Just be aware that the MWDEU has put the most work into researching its topics, and thus has the best usage information of any book on the market. This means the reviewer who claimed: "The moral is that usage is a pesky, pedantic thing best ignored in favor of saying whatever feels good" is simply incorrect. The MWDEU does not believe usage is "pesky", else they wouldn't have written a usage book. The difference is that this book doesn't give empty opinions; it presents the actual evidence from notable writers and speakers, and it allows its readers to weigh the options themselves.
And when the evidence dictates, they do not fail to mention a strict preference, e.g. their entry on "contemptuous". If you read their detailed history of the word, you realize that 300-500 years ago "contemptible" and "contemptuous" did not have distinct meanings. They were used interchangeably by Shakespeare, for instance. But over the last couple hundred years, based on the need of speakers and writers to be clear, a distinction has been drawn between the two words, and regardless of the history, they conclude at the end: "We are therefore joining the ranks of the cautious in advising you to keep contemptible and contemptuous distinct". Such is their superbly professional method to reach solutions about usage issues.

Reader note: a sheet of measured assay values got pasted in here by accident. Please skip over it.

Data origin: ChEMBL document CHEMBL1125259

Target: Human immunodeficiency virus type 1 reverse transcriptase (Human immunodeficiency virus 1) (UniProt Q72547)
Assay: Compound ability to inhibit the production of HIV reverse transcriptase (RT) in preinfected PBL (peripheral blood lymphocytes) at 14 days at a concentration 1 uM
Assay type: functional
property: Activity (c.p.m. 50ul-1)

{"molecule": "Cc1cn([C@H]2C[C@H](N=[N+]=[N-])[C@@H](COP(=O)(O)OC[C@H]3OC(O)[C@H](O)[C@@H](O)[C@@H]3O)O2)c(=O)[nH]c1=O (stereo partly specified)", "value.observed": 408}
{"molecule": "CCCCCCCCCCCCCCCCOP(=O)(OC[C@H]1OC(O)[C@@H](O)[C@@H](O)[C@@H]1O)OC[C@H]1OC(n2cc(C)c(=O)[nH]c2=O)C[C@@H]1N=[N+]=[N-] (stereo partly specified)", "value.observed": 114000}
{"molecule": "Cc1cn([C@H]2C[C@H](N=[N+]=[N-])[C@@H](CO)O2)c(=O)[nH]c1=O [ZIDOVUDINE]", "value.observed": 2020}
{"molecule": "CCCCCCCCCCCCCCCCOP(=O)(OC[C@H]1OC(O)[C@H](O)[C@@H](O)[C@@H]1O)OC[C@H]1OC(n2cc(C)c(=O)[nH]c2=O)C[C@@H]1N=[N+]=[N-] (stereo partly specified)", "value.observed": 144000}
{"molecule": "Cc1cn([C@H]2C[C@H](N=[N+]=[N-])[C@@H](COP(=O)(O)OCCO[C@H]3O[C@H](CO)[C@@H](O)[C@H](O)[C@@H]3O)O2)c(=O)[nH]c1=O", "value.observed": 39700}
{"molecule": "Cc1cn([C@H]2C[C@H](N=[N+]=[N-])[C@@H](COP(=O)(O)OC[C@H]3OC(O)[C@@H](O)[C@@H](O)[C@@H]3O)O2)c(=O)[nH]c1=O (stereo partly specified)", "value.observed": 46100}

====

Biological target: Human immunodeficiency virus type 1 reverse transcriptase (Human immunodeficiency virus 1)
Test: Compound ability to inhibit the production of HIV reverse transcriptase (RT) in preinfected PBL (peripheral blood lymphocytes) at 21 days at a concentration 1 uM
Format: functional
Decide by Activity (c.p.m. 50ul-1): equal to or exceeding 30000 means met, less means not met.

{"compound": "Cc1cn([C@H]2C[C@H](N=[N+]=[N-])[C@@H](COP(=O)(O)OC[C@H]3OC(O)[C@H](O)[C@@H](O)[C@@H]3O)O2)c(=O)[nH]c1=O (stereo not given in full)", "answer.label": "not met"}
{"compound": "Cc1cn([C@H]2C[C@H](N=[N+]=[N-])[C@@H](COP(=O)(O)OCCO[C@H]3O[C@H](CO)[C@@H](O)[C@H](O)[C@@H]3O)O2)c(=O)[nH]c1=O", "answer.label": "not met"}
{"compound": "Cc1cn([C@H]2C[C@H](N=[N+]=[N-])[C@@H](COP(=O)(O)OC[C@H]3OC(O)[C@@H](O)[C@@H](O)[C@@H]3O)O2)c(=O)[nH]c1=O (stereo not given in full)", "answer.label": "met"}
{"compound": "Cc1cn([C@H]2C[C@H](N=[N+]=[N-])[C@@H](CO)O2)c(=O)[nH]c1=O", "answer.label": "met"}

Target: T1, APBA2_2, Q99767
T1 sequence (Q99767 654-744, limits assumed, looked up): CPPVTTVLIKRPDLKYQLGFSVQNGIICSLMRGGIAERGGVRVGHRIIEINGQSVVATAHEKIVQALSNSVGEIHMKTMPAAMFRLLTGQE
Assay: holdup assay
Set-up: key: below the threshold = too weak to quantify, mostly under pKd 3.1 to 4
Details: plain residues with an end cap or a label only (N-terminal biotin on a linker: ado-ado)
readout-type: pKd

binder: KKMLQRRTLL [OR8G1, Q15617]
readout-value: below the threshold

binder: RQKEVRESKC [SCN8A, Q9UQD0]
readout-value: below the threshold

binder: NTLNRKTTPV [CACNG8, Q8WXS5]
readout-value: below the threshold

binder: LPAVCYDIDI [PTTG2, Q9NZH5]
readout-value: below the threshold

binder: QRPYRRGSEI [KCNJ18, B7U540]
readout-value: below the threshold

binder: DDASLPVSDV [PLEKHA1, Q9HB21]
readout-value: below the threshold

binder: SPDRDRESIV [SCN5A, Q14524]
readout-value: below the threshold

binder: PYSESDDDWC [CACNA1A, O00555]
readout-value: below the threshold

For those of us who are no longer in school and tire quickly of pedantic lectures from overbearing instructors, this difference in tone is a welcome change, especially given the outright condescension found in so many other usage manuals. Perhaps it is not for everyone, but the MWDEU is indisputably the best researched and most accurate book out there, and for people willing to invest their own critical thinking skills, it simply has no substitute.